New research has shown that people who are overweight or obese are much less likely than people with a normal body weight to achieve early and sustained remission of their arthritis.
Rheumatoid arthritis is a type of arthritis which happens when the immune system which normally protects us from infections, instead starts to attack the joints causing inflammation. This can cause pain, stiffness and swelling in the joints and if untreated can lead to severe joint damage and sometimes disability. Rheumatoid arthritis is also a “systemic” illness, meaning that it can cause people to feel tired and unwell and if the arthritis is active or inadequately treated, it can significantly increase the risk of cardiovascular disease (heart attacks and stroke) and certain types of cancer.
Remission usually means minimal or no swelling or tenderness in the joints and normal levels for a blood test that measures the level of inflammation in the body. The faster that remission of arthritis is achieved, the less the future joint damage and the better the long-term outcome for the person with arthritis.
Therefore, the aim of most rheumatologists and other healthcare professionals who treat people with rheumatoid arthritis should be to treat the condition as soon as possible, aiming to minimise the risk of joint damage and disability and to reduce the other risks to health, thereby achieving early remission.
As part of their research, Dr Elizabeth Schulman from the Hospital of Special Surgery in New York City, and her colleagues in New York and Canada studied 1066 people with newly diagnosed rheumatoid arthritis (the Canadian Early Arthritis Cohort or CATCH study) and recorded the time it took for them to achieve remission of their arthritis. They were grouped according to their body mass index into people who were normal weight, (Body Mass Index, BMI 18.5-24.9), overweight (BMI 25-29.9) or obese (BMI >30), with about 1/3 of the sample in each group. Patients who were overweight or obese were slower to achieve sustained remission of their arthritis and also much less likely to achieve sustained remission at all.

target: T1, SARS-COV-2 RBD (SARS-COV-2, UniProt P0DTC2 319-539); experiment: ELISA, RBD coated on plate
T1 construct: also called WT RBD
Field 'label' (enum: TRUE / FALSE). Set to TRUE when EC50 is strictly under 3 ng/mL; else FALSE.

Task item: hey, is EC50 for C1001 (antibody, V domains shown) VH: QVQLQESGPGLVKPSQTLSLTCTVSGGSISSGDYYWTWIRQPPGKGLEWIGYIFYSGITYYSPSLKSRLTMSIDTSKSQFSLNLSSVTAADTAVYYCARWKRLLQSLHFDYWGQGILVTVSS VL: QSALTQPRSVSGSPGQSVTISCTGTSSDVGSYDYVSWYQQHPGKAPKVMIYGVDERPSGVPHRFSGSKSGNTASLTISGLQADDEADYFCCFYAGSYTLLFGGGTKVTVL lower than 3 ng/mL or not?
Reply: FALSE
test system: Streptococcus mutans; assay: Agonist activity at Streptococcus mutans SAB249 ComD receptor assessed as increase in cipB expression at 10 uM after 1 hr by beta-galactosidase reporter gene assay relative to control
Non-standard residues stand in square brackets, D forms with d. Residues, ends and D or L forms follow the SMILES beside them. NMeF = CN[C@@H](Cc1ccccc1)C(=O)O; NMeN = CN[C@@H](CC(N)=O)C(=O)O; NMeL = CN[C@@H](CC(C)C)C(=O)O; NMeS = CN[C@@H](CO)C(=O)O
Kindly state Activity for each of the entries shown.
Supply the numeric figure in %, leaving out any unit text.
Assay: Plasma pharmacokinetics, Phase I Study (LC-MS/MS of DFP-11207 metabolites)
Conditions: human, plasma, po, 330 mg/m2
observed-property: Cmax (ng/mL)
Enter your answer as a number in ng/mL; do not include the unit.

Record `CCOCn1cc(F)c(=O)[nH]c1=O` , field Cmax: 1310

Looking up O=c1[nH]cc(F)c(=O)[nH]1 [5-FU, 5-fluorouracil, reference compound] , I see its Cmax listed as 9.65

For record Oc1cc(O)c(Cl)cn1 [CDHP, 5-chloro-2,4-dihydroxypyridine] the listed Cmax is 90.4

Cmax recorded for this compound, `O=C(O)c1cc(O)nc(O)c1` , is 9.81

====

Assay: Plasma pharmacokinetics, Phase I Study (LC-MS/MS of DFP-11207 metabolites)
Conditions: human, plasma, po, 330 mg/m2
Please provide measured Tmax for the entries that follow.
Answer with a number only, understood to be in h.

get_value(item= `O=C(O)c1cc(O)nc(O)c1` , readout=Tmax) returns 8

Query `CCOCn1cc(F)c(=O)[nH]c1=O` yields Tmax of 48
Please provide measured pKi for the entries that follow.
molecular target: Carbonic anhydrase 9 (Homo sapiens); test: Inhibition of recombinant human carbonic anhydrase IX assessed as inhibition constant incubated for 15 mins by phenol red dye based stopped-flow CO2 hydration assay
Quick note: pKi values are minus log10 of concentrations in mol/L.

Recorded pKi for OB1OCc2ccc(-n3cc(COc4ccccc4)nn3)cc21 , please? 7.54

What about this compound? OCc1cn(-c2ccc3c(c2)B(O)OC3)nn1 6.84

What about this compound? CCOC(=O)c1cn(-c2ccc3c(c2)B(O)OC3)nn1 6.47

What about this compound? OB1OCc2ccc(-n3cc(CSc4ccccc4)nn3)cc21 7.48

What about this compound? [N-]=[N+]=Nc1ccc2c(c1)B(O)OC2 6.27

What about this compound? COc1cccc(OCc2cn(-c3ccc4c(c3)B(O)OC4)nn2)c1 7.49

Obese patients with early rheumatoid arthritis were 37% less likely to achieve remission of their arthritis than people of normal weight. The reasons for these results are not clear but possibilities include obese people needing higher than usual doses of medicines, or the fact that being overweight is associated with the “metabolic syndrome”. The metabolic syndrome is a collection of problems associated with being overweight which include high blood pressure, diabetes, high levels of lipids in the blood and also having high levels of inflammation in the body. High levels of inflammation have also been linked with increased risks of cardiovascular disease such as heart attacks and also worse x-ray damage as a result of rheumatoid arthritis.
It is already known that people who are overweight or obese are more likely to develop rheumatoid arthritis and are more likely to have more active arthritis with more tender and swollen joints when they are first diagnosed than people of normal body weight. Overweight people with rheumatoid arthritis are also more likely to develop medication-related side effects including abnormal liver function tests. The long term effects of these problems are not known but clearly if arthritis is not responding to treatment then there may be a risk to future health and well-being.
New research by Jeffrey Sparks from Brigham and Women’s Hospital, Boston has shown that losing weight can have a significant benefit for people with rheumatoid arthritis. Dr Sparks and colleagues studied 53 very overweight people with rheumatoid arthritis (BMI average 47) who underwent bariatric surgery (surgery designed to reduce food intake, for example the use of a gastric band). At the start, 57% of the group had high rheumatoid disease activity. 12 months after the surgery, the group had lost 70% of their excess weight and only 6% had moderate or high disease activity. In 74% of the group, arthritis was in remission compared to 26% at the start.
These studies highlight the importance of giving people who are newly diagnosed with rheumatoid arthritis and who are overweight or obese, advice about healthy eating and weight loss as soon as arthritis is diagnosed. Losing weight means that it is much more likely that the arthritis will respond to medication and that the risks of developing progressive joint damage will be minimised.
As part of its services, UK charity Arthritis Action offers people living with arthritis healthy eating and lifestyle advice to help them live healthier and more active lives through diet and exercise.